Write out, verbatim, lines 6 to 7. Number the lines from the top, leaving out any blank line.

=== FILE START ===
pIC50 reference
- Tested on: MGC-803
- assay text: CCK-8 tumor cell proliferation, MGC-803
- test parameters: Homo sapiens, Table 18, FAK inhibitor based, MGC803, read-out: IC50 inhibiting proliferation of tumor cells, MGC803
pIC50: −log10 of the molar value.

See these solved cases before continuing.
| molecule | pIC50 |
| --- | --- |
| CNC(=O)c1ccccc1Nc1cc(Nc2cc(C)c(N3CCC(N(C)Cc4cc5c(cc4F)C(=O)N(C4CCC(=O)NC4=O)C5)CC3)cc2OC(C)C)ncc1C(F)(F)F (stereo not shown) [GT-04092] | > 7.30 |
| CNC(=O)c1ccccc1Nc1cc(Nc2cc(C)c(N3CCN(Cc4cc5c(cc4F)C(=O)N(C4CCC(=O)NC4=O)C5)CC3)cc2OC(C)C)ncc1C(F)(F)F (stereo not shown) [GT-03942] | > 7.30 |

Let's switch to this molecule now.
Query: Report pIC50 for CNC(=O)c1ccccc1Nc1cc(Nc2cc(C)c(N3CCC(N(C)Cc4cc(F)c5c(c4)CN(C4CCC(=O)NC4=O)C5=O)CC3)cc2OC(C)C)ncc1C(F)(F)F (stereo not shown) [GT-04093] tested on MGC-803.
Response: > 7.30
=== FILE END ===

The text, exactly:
See these solved cases before continuing.
| molecule | pIC50 |